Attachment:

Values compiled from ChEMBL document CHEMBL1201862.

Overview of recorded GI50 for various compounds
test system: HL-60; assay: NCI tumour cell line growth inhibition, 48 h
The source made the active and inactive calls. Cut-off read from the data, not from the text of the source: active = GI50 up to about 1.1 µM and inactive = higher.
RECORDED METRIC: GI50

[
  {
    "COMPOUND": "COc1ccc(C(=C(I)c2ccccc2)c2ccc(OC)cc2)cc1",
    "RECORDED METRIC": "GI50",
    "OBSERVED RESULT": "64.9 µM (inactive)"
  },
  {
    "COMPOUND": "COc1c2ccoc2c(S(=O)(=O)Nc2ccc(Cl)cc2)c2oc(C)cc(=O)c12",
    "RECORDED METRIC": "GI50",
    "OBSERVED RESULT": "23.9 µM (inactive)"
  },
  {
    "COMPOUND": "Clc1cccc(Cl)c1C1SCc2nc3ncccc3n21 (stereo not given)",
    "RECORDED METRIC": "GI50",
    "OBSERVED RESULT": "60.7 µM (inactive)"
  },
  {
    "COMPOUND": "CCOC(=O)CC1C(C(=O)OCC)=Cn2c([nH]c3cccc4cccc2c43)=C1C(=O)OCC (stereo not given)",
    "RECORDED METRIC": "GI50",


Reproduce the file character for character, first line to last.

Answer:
Values compiled from ChEMBL document CHEMBL1201862.

Overview of recorded GI50 for various compounds
test system: HL-60; assay: NCI tumour cell line growth inhibition, 48 h
The source made the active and inactive calls. Cut-off read from the data, not from the text of the source: active = GI50 up to about 1.1 µM and inactive = higher.
RECORDED METRIC: GI50

[
  {
    "COMPOUND": "COc1ccc(C(=C(I)c2ccccc2)c2ccc(OC)cc2)cc1",
    "RECORDED METRIC": "GI50",
    "OBSERVED RESULT": "64.9 µM (inactive)"
  },
  {
    "COMPOUND": "COc1c2ccoc2c(S(=O)(=O)Nc2ccc(Cl)cc2)c2oc(C)cc(=O)c12",
    "RECORDED METRIC": "GI50",
    "OBSERVED RESULT": "23.9 µM (inactive)"
  },
  {
    "COMPOUND": "Clc1cccc(Cl)c1C1SCc2nc3ncccc3n21 (stereo not given)",
    "RECORDED METRIC": "GI50",
    "OBSERVED RESULT": "60.7 µM (inactive)"
  },
  {
    "COMPOUND": "CCOC(=O)CC1C(C(=O)OCC)=Cn2c([nH]c3cccc4cccc2c43)=C1C(=O)OCC (stereo not given)",
    "RECORDED METRIC": "GI50",